HMS Queen Elizabeth (2012)

HMS Queen Elizabeth (1913)

HMS Queen Elizabeth (pennant number 00) was the lead ship of the Queen Elizabeth-class of Dreadnought battleships, named in honour of Elizabeth I of England. She saw service in both World Wars.


World War One

She was launched on 16 October 1913 at Portsmouth, Hampshire, and entered service in January 1915 during World War I.

While still undergoing testing in the Mediterranean, the Queen Elizabeth was sent to the Dardanelles for the Allied attempt to knock the Ottoman Empire out of the war. The Queen Elizabeth was the only modern battleship to participate, though a number of battlecruisers and pre-dreadnought battleships were also involved. She became the flagship for the preliminary naval operations in the Dardanelles Campaign, leading the first line of British battleships in the decisive battle of 18 March 1915. During the military invasion of the Gallipoli on 25 April, the Queen Elizabeth was the flagship for General Sir Ian Hamilton, commander of the Mediterranean Expeditionary Force. However, after the sinking of HMS Goliath by a Turkish torpedo boat on 12 May, the Queen Elizabeth was immediately withdrawn to a safer position.

She joined Admiral Hugh Evan-Thomas's 5th Battle Squadron (consisting of Queen Elizabeth-class battleships) of the Grand Fleet based at Scapa Flow, but she missed the Battle of Jutland due to being in dock for maintenance.

Inter war period

Between the wars she was the flagship of the Atlantic Fleet from 1919 to 1924. From 1924 she was the flagship of the Mediterranean Fleet. She was extensively re-built, coming out of refit with an all new superstructure, her 6 inch (152 mm) guns removed and in their place she received 20 4.5 in (114 mm) guns and several smaller anti-aircraft guns. She also received facilities for aircraft with a launching catapult amidships. During the Spanish Civil War she participated in the non-intervention blockade. The future First Sea Lord John H. D. Cunningham served aboard her as Master of the Fleet, in 1922.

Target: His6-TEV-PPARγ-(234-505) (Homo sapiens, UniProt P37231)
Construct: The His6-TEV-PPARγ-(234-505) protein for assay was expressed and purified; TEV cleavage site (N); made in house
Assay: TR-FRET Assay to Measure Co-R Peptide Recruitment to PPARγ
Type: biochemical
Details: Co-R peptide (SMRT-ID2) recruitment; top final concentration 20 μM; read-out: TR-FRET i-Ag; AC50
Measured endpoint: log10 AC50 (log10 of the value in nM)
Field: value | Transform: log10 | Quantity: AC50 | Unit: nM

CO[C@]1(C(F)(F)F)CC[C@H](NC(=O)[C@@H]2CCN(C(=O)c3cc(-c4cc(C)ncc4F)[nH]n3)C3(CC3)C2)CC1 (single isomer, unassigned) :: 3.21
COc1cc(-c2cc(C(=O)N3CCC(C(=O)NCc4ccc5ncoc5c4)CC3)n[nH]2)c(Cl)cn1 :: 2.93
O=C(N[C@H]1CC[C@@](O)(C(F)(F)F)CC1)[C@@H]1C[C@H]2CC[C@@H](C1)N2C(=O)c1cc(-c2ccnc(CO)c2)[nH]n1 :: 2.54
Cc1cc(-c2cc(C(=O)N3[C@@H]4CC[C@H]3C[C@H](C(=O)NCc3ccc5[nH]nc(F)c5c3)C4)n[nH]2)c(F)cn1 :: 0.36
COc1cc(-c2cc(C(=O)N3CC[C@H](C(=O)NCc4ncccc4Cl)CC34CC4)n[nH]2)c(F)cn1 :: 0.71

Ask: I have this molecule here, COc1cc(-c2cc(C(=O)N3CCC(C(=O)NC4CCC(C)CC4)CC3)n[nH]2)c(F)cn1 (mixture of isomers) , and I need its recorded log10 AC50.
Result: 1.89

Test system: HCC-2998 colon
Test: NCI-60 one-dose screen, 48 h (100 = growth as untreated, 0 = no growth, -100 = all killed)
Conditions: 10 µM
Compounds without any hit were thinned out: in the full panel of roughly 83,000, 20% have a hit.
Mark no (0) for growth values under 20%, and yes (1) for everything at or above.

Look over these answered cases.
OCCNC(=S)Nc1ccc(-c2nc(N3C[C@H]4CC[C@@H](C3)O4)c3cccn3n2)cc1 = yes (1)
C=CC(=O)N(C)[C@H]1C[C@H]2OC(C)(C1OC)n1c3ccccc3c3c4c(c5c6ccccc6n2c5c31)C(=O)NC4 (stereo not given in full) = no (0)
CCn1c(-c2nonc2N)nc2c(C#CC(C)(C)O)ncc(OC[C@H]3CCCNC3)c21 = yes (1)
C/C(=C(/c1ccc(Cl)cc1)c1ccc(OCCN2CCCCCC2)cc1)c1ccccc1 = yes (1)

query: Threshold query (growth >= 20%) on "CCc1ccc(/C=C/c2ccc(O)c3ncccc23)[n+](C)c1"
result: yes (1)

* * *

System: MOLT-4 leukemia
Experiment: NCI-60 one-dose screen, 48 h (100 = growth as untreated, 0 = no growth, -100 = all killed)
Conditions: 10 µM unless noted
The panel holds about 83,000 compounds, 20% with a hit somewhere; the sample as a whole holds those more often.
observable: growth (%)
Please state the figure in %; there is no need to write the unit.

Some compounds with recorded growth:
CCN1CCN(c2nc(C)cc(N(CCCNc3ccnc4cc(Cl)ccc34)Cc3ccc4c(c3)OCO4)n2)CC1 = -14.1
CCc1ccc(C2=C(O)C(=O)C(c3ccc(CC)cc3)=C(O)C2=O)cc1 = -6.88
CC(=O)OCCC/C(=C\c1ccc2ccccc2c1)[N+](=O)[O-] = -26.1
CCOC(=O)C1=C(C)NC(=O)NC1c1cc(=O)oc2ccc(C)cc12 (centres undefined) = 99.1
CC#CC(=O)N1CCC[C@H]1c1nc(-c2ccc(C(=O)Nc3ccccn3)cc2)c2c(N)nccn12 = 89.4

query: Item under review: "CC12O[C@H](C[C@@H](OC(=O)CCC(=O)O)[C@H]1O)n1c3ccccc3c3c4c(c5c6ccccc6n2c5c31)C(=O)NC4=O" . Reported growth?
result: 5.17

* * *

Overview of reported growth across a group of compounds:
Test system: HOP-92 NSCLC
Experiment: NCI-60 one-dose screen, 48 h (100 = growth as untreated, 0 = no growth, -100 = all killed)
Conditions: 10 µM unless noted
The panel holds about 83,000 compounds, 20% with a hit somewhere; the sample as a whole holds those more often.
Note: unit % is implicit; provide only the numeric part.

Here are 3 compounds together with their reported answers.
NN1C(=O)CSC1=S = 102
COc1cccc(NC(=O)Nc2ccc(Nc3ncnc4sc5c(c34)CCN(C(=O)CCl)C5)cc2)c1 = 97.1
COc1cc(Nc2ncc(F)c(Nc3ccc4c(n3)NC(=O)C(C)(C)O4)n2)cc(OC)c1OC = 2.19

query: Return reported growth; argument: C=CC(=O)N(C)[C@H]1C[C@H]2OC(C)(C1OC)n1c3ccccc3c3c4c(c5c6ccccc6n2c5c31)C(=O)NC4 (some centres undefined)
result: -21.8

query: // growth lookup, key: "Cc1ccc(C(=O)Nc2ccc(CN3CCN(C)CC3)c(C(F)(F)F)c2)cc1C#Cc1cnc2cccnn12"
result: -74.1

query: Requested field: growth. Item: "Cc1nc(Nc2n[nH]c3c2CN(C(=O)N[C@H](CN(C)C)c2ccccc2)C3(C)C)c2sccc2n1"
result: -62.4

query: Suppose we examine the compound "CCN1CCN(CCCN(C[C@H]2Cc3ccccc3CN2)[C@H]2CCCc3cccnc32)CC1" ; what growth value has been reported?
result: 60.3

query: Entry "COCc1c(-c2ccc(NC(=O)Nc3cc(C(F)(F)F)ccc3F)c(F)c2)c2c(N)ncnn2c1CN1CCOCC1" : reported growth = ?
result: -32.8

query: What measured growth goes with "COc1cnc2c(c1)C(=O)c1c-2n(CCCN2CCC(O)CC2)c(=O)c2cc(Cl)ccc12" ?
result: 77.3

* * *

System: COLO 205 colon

World War Two

During World War II, she was part of the Mediterranean Fleet. She along with HMS Valiant was mined and seriously damaged by Italian frogmen in a daring attack on 18 December 1941 in shallow water in the harbour at Alexandria, Egypt, with the loss of nine men of her complement. Although grounded on the harbour bottom, her decks were clear and the Italian crews were captured. She was able to maintain the illusion of full operational status, concealing the weak British position in the Mediterranean, until raised and patched up for the journey to the United States Navy Yard in Norfolk, Virginia where she was repaired and given a full refit lasting from September 1942 to June 1943. From there she was sent to the Pacific, where she served from 1944, taking part in raids on Japanese bases in Indonesia. She returned to Britain in July 1945, and was sold for scrap in March 1948.

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